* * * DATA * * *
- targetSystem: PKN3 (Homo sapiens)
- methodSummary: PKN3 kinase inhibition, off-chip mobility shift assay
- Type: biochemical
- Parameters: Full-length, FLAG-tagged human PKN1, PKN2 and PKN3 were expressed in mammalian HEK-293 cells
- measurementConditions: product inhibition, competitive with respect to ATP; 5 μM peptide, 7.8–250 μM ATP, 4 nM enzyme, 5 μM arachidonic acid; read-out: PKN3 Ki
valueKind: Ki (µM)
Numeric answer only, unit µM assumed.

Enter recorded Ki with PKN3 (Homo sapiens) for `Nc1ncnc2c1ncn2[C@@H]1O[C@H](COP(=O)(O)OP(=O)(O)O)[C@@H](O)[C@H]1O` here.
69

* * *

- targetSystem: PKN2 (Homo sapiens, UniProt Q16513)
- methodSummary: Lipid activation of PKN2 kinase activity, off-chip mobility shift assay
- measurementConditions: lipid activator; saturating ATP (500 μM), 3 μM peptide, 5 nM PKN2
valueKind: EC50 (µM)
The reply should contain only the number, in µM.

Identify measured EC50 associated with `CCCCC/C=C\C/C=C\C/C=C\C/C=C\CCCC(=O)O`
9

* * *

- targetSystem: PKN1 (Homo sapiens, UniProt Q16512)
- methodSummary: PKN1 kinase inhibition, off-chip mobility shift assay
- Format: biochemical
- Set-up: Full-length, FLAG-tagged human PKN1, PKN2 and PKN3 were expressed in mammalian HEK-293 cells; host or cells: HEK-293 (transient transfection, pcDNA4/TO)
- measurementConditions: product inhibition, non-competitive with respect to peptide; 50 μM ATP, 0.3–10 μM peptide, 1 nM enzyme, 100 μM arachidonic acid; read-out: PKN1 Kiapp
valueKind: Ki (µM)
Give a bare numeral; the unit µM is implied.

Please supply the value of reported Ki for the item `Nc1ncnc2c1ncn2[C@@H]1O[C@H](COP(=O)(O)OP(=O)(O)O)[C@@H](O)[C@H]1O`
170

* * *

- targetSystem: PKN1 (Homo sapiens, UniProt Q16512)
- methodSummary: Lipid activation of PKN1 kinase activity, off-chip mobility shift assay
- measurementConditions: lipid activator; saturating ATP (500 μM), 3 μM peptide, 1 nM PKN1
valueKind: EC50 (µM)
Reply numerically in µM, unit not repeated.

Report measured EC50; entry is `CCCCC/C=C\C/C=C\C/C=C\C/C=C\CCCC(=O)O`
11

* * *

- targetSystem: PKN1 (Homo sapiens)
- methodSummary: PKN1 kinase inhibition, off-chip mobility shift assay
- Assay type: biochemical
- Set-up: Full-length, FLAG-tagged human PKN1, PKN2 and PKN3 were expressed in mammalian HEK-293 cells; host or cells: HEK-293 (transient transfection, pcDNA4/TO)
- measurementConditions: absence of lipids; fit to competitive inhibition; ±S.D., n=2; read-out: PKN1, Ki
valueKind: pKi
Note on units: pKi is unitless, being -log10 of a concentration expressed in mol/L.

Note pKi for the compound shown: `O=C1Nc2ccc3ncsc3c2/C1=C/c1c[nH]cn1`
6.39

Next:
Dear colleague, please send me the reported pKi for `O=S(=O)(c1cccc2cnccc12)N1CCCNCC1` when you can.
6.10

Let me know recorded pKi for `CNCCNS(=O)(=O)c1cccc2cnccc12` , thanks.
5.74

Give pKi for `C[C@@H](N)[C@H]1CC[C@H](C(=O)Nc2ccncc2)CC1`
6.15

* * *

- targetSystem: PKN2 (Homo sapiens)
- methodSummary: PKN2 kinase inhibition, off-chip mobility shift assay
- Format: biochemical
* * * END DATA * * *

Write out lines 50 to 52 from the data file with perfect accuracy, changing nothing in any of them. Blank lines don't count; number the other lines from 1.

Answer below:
5.74

Give pKi for `C[C@@H](N)[C@H]1CC[C@H](C(=O)Nc2ccncc2)CC1`
6.15